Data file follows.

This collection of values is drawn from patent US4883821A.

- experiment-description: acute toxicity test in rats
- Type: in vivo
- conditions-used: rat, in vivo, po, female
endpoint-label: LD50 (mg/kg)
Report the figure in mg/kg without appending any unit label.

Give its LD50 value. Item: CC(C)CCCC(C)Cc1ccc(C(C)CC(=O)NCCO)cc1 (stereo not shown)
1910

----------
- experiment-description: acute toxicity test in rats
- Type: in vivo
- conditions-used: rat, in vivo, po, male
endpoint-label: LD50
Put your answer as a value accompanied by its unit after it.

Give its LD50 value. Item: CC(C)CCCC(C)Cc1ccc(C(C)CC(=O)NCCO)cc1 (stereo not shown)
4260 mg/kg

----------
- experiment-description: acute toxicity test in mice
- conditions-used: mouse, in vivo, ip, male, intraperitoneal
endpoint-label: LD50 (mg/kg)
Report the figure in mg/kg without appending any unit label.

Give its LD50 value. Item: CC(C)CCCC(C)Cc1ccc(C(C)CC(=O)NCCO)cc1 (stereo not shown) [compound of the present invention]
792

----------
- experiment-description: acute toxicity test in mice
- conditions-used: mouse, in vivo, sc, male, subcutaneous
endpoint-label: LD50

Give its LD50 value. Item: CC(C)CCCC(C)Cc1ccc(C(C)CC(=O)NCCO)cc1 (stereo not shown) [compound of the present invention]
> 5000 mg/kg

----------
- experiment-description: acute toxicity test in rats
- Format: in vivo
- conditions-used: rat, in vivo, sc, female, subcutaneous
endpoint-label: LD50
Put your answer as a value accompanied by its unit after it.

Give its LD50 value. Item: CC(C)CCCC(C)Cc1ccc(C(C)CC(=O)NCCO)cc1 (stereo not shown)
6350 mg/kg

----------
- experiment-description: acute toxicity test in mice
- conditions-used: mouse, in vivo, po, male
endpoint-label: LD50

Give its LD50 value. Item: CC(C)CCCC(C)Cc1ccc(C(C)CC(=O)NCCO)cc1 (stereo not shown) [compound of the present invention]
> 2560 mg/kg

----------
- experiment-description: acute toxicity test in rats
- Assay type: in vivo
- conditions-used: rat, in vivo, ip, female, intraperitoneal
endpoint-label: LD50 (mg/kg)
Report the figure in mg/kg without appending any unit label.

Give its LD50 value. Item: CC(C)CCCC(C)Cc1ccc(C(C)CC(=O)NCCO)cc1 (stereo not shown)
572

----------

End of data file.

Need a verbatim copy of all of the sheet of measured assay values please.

This collection of values is drawn from patent US4883821A.

- experiment-description: acute toxicity test in rats
- Type: in vivo
- conditions-used: rat, in vivo, po, female
endpoint-label: LD50 (mg/kg)
Report the figure in mg/kg without appending any unit label.

Give its LD50 value. Item: CC(C)CCCC(C)Cc1ccc(C(C)CC(=O)NCCO)cc1 (stereo not shown)
1910

----------
- experiment-description: acute toxicity test in rats
- Type: in vivo
- conditions-used: rat, in vivo, po, male
endpoint-label: LD50
Put your answer as a value accompanied by its unit after it.

Give its LD50 value. Item: CC(C)CCCC(C)Cc1ccc(C(C)CC(=O)NCCO)cc1 (stereo not shown)
4260 mg/kg

----------
- experiment-description: acute toxicity test in mice
- conditions-used: mouse, in vivo, ip, male, intraperitoneal
endpoint-label: LD50 (mg/kg)
Report the figure in mg/kg without appending any unit label.

Give its LD50 value. Item: CC(C)CCCC(C)Cc1ccc(C(C)CC(=O)NCCO)cc1 (stereo not shown) [compound of the present invention]
792

----------
- experiment-description: acute toxicity test in mice
- conditions-used: mouse, in vivo, sc, male, subcutaneous
endpoint-label: LD50

Give its LD50 value. Item: CC(C)CCCC(C)Cc1ccc(C(C)CC(=O)NCCO)cc1 (stereo not shown) [compound of the present invention]
> 5000 mg/kg

----------
- experiment-description: acute toxicity test in rats
- Format: in vivo
- conditions-used: rat, in vivo, sc, female, subcutaneous
endpoint-label: LD50
Put your answer as a value accompanied by its unit after it.

Give its LD50 value. Item: CC(C)CCCC(C)Cc1ccc(C(C)CC(=O)NCCO)cc1 (stereo not shown)
6350 mg/kg

----------
- experiment-description: acute toxicity test in mice
- conditions-used: mouse, in vivo, po, male
endpoint-label: LD50

Give its LD50 value. Item: CC(C)CCCC(C)Cc1ccc(C(C)CC(=O)NCCO)cc1 (stereo not shown) [compound of the present invention]
> 2560 mg/kg

----------
- experiment-description: acute toxicity test in rats
- Assay type: in vivo
- conditions-used: rat, in vivo, ip, female, intraperitoneal
endpoint-label: LD50 (mg/kg)
Report the figure in mg/kg without appending any unit label.

Give its LD50 value. Item: CC(C)CCCC(C)Cc1ccc(C(C)CC(=O)NCCO)cc1 (stereo not shown)
572

----------